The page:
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Very Asian Foundation delivers diverse books to two St. Paul schools

Former KARE 11 Anchor Gia Vang and Michelle Li, co-founders of The Very Asian Foundation, visited two St. Paul schools to donate books by AANHPI authors.

ST PAUL, Minn. — Two St. Paul schools received a special delivery of diverse books with stories students can see themselves in. 

The Very Asian Foundation, in partnership with We Need Diverse Books, donated more than 70 books by Asian American, Native Hawaiian and Pacific Islander (AANHPI) authors. 

Books were delivered Tuesday to Jie Ming Mandarin Immersion Academy and Phalen Lake Hmong Studies Magnet. Both schools are participating in this partnership through The May Book Project. The project works to help schools and libraries build Asian American youth literature for readers and to provide funding to donate books for libraries in need. 

Former KARE 11 Anchor Gia Vang and Michelle Li, a St. Louis-based anchor at NBC affiliate KSDK, are co-founders of The Very Asian Foundation. Both journalists delivered the books, along with The Very Asian Foundation's executive director Soogi Hong. 

"For us growing up, it wasn't something that was easily accessible to have these sorts of books that reflected us," Vang said.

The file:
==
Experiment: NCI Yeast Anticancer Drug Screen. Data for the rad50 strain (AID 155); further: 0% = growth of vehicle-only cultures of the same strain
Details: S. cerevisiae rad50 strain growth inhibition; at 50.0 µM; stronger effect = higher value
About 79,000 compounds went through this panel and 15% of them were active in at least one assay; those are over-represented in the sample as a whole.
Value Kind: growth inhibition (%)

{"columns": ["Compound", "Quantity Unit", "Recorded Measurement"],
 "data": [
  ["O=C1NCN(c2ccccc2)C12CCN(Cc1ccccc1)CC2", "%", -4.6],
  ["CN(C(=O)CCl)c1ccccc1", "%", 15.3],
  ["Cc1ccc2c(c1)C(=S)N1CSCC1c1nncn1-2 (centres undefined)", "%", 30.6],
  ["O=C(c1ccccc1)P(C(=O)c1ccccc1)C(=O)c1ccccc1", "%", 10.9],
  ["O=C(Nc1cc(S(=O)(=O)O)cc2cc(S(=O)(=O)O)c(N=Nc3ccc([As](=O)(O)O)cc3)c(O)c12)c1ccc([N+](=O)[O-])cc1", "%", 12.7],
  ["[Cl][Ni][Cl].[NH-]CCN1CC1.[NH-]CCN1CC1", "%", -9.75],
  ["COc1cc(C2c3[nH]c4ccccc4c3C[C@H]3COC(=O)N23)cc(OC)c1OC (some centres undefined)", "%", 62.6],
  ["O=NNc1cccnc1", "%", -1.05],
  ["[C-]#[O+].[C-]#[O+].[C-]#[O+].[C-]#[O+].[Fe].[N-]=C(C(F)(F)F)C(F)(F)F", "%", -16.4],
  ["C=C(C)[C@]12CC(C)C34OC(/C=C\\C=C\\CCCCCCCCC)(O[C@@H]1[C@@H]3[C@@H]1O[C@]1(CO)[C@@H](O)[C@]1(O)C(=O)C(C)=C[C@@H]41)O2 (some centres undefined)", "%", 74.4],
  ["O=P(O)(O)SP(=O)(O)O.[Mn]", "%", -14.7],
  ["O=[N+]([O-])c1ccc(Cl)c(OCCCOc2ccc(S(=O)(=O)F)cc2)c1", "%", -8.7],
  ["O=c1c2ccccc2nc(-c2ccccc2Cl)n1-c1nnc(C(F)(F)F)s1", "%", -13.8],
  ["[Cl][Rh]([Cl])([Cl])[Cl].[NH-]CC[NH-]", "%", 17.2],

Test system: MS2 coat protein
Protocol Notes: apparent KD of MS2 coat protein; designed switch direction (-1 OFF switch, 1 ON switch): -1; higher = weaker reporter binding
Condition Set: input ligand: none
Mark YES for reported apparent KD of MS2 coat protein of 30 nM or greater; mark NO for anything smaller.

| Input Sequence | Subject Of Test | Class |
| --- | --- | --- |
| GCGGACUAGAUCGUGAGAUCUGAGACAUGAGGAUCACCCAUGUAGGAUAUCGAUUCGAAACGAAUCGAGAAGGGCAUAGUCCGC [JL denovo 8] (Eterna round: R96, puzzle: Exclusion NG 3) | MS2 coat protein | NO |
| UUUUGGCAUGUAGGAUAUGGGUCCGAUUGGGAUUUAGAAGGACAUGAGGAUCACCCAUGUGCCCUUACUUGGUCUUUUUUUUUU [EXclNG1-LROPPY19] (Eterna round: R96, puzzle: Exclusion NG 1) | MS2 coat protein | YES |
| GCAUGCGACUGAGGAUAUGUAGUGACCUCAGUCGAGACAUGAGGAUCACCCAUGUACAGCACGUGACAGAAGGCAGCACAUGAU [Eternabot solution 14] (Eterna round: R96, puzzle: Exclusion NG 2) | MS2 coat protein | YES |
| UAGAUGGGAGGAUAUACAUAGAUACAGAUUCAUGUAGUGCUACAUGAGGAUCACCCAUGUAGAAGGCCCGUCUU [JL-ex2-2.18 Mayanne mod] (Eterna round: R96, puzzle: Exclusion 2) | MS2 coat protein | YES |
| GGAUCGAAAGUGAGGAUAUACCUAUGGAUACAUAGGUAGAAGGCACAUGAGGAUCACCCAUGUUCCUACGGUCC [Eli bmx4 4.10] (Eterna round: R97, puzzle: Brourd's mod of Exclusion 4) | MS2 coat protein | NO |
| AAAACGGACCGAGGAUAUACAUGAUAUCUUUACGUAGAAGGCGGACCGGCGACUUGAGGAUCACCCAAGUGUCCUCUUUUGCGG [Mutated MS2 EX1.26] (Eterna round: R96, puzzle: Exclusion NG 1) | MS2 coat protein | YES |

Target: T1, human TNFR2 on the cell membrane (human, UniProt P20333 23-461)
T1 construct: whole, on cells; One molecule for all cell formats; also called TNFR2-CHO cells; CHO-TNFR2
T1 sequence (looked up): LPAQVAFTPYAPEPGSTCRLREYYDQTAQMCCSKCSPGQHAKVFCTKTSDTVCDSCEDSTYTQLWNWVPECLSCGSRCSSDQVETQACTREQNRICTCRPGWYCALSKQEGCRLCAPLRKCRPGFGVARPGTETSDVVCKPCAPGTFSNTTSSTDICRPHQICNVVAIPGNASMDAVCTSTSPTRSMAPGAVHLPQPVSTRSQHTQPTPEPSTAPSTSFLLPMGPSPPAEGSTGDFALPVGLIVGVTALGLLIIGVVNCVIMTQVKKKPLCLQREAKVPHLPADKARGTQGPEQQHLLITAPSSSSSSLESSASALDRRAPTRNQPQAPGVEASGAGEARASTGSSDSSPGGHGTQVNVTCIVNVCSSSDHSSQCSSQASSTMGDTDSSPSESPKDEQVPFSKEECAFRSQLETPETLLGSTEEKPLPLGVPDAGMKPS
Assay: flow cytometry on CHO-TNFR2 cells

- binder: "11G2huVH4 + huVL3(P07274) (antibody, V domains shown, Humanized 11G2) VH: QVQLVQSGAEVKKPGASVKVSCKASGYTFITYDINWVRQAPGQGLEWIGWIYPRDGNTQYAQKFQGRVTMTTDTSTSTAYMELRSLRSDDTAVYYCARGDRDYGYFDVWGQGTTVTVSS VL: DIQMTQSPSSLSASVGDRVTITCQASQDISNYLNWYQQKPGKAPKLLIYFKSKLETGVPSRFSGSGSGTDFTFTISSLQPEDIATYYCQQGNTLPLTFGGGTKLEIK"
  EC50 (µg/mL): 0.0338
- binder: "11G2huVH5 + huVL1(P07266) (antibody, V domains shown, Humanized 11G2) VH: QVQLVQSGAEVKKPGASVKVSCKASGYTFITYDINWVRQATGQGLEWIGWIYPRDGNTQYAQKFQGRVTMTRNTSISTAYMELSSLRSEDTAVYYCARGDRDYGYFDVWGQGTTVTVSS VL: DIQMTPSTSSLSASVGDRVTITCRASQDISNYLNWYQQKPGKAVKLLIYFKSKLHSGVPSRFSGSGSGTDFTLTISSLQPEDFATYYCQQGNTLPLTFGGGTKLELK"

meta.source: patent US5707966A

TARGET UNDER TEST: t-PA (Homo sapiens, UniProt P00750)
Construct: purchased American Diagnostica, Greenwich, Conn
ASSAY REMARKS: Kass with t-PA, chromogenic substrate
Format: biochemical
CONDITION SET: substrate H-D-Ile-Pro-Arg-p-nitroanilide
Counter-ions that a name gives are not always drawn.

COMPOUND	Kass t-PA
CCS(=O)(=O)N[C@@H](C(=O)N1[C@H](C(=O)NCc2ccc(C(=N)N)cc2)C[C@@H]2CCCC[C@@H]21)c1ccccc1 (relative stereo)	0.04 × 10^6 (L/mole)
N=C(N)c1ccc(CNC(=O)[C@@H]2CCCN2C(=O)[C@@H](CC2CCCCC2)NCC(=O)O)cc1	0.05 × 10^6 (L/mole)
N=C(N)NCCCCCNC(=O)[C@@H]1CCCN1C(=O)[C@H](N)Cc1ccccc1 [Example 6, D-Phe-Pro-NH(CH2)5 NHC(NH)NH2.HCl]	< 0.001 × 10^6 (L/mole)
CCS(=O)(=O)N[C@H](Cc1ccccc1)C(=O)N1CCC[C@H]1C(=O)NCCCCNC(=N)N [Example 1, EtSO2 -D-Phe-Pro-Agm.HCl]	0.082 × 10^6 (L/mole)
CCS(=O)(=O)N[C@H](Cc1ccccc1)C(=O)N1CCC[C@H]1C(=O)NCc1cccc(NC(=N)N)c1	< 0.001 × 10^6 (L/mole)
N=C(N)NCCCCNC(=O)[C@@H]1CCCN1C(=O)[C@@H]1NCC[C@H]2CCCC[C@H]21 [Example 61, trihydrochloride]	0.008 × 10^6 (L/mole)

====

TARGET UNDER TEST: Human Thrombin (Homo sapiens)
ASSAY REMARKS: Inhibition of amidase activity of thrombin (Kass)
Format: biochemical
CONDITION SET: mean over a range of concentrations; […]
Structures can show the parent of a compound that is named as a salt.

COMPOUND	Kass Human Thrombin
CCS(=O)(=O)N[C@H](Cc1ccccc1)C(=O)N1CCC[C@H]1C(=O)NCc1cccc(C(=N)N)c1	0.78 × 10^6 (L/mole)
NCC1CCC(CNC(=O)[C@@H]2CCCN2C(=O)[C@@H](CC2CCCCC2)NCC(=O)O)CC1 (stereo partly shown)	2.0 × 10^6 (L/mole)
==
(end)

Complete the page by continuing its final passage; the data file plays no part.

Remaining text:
Julia Fung, coach and curriculum coordinator at Jie Ming, said about 42% of students at the school are Asian American. 

"So I think it's very fitting for the students to have this event, to see these books, read these books that they can identify with," Fung said. 

“I have 15 nieces and nephews and I am also now a great aunt and I realize that libraries are an important gathering space for schools,” Vang said. “I want my family to grow up knowing that they can not only see their stories reflected in these books but begin to imagine a brighter future because of it."

The May Book Project is inspired by high school students in St. Louis. Back in May 2021, during AANHPI Heritage Month, they asked their schools for more Asian American literature but were ignored. 

“Students told us it would greatly impact their mental health to be seen in the places where it matters most. We are proud to help young people see themselves and learn about others while giving libraries free resources to choose what works for them,” Li said. “We want to solve problems as journalists, women, moms, and aunties, and be a part of meaningful change for a kinder future.”

The May Book Project has 250 books on its list. 

"It's vetted, high-quality. We also have a rubric and we have a toolkit. So the rubric is just an academic approach into building a diverse library," Li explained. 

Tuesday morning at Jie Ming, Vang read to third graders the book "Eyes That Kiss in the Corners" by Joanna Ho, illustrated by Dung Ho. 

After hearing the book, third grader Rigzin Paldon said, "My favorite part about it is how they talk about it's okay to be yourself and it's okay to like yourself. You should love yourself." 

Arbeiter Brewing Company in Minneapolis is holding a Very Asian Foundation mixer on March 7 from 5 p.m. to 8 p.m. A dollar from every pint sold at the event will go to The May Book Project.

Find more information on the project and The Very Asian Foundation here


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